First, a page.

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Paying College Athletes: Why Not?

David Manning-USA TODAY Sports

As college sports fans, the debate about whether or not to monetarily compensate college athletes is an important one in our lives. The fact that this is even a debate at this point is insulting to the athletes. The question is: in today’s society where the NCAA has money to burn, why aren’t they giving the people who actually make that money a cut?

In 1950, the Oklahoma Sooners paid head football coach Bud Wilkinson $35,000. More than 50 years later, the Sooners are paying Bob Stoops $4.55 million to do the same job. The players? They’re getting the exact same thing as well - a college scholarship. Yes, college tuitions have gone through the roof and that is worth exponentially more now, but so has the commitment to play major college sports.

According to a USA Today study, Division I football players spend an average of 44.8 hours per week on their sport, whether it be practice, training, lifting weights or playing. The average full time employee works 40 hours per week! Playing major college sports is a huge commitment for the athletes that deserves to be compensated - and I’m not talking about a scholarship. Those same players? Yeah, they spend 40 hours on their studies. That’s an average of almost 11 hours per day spent either studying or playing their sport. And you think these kids have time for jobs? What about a social life?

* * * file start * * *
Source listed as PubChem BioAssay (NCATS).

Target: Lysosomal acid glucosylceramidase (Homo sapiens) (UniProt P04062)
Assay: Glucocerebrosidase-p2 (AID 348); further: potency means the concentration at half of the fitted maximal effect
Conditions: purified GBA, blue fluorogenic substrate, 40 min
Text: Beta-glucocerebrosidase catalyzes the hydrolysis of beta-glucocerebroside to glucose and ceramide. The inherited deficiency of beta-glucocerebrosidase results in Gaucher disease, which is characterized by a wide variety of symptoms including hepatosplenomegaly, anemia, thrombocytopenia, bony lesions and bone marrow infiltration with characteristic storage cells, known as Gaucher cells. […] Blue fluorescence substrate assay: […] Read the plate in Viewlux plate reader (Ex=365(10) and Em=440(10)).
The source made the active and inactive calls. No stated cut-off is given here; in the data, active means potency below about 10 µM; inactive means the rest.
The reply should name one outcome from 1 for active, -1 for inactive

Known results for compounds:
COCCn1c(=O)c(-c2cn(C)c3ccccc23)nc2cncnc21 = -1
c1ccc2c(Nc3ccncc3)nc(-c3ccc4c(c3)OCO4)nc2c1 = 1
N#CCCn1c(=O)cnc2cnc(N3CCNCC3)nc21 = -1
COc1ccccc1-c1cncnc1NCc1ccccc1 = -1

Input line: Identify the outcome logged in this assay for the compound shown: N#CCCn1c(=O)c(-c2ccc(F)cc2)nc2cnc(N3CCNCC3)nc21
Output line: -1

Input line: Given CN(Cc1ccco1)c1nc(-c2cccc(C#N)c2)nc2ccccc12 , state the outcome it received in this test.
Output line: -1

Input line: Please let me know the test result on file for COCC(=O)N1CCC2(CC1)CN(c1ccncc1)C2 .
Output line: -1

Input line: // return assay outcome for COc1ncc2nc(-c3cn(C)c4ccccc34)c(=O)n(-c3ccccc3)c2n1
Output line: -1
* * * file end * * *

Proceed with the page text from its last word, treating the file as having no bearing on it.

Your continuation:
So, you have athletes spending upwards of 40 hours per week doing something for free. They’re playing for a school that is making millions off of them playing that sport. For example, a college program will have a football game on Saturday at 7pm. The game will likely sell out, so you have 80,000 fans paying $150 on average to get in the game. What’re they wearing? A T-Shirt/Sweatshirt/Hat that they bought for $20. They get to the game, pay at least $10 for parking, and get in the game. At halftime of the game played by AMATEURS, they go and spend another $15 at concessions. Then you have another couple million people tuning into the game on the TV station that payed millions. Why did they pay that much? To watch amateurs.

If Texas, or Oklahoma, or Alabama, or Texas A&M, or Florida can’t shell out a couple hundred dollars per week to the athletes that their entire program hinges on, something is wrong with the system.